Explaining Public Attitudes toward Fighting Inequality in Latin America
This paper uses the 2008 Americas Barometer survey data from 22 countries to explore the factors that shape Latin American attitudes about the role of the state in reducing inequality. Using multilevel analysis to properly model both the individual- and country-level predictors of these attitudes, we find that traditional explanations of public attitudes about government’s redistributive role also carry weight in Latin America. Economic evaluations, personal wealth, trust in government, and assessments of government performance are each associated in predictable ways with attitudes about redistribution. But the analysis also identifies factors that have been overlooked in previous research on the state’s role in combating inequality, which has been primarily conducted in the context of the developed world. Namely, we find that Latin Americans appropriately view crime and inequality as interrelated, and as their perceptions of crime as a problem increase so does their support for government efforts to reduce inequality. This relationship is particularly important in poorer countries where inequality and poverty are widespread social ills. The analysis suggests that in the Latin American context it is appropriate to view pursuing anticrime and anti-inequality policies as compatible rather than competing goals.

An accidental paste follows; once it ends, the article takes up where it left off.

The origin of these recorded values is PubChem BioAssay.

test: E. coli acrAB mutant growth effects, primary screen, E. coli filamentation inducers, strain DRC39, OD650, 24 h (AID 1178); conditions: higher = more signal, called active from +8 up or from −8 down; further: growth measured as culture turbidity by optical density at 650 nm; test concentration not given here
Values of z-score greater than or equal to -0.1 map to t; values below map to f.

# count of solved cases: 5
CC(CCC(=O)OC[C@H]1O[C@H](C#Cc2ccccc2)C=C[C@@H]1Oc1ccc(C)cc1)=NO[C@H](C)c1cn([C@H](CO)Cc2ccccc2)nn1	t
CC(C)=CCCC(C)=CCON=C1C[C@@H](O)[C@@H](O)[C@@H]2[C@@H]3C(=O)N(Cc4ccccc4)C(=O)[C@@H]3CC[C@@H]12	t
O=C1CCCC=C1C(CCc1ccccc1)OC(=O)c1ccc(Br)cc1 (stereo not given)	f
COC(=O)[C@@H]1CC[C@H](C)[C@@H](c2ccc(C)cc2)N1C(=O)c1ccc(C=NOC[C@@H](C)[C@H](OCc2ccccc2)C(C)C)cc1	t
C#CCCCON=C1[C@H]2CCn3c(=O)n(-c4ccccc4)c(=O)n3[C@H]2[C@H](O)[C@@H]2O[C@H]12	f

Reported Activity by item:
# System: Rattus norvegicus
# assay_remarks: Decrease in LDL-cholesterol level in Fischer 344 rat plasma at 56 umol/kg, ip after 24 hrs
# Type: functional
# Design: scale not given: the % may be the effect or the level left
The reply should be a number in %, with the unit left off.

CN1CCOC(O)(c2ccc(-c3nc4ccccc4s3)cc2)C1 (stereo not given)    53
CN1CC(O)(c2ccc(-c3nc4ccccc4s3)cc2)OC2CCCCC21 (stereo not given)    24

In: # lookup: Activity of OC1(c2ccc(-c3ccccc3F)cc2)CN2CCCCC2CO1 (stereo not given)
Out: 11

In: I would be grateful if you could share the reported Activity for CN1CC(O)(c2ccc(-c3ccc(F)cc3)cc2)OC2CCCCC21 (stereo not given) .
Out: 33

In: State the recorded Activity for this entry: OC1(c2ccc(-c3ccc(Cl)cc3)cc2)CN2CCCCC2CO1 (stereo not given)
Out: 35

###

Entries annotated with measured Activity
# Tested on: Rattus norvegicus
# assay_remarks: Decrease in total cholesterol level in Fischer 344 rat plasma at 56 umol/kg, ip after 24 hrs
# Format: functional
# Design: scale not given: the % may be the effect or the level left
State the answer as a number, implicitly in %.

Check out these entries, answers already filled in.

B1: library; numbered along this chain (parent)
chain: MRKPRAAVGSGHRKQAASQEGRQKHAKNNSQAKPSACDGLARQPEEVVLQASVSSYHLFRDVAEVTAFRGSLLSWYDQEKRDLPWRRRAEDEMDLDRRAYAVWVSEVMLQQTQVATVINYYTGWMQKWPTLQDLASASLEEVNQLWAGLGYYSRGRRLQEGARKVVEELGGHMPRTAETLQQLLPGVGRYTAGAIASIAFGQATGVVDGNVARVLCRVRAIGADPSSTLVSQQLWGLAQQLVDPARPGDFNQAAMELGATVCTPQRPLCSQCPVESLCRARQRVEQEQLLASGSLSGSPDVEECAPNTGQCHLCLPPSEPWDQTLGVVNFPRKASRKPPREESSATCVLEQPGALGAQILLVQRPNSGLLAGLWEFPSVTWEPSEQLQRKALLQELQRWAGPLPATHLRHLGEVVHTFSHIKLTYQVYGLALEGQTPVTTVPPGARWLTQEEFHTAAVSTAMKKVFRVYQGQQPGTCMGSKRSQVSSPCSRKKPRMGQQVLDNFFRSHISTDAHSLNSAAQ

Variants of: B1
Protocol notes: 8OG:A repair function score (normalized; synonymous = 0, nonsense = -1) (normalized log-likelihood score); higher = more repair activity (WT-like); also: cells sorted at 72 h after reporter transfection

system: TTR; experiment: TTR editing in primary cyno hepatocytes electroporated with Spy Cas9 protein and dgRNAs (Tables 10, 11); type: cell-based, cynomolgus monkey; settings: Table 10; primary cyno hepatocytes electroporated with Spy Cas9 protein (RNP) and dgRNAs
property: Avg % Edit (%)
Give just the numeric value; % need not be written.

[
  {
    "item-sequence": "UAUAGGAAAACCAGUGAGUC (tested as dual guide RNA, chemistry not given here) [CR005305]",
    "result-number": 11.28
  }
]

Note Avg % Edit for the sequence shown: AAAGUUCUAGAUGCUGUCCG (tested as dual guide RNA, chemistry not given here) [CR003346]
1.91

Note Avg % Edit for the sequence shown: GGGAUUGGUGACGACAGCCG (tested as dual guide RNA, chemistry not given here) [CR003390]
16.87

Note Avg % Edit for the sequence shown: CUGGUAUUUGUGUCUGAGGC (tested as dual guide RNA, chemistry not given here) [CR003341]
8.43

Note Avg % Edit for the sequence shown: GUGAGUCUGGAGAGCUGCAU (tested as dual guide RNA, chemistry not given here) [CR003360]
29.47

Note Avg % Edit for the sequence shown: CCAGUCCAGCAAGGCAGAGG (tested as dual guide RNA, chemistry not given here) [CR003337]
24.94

Jana Morgan and Nathan J. Kelly. "Explaining Public Attitudes toward Fighting Inequality in Latin America" Poverty & Public Policy 2.3 (2010): 79.
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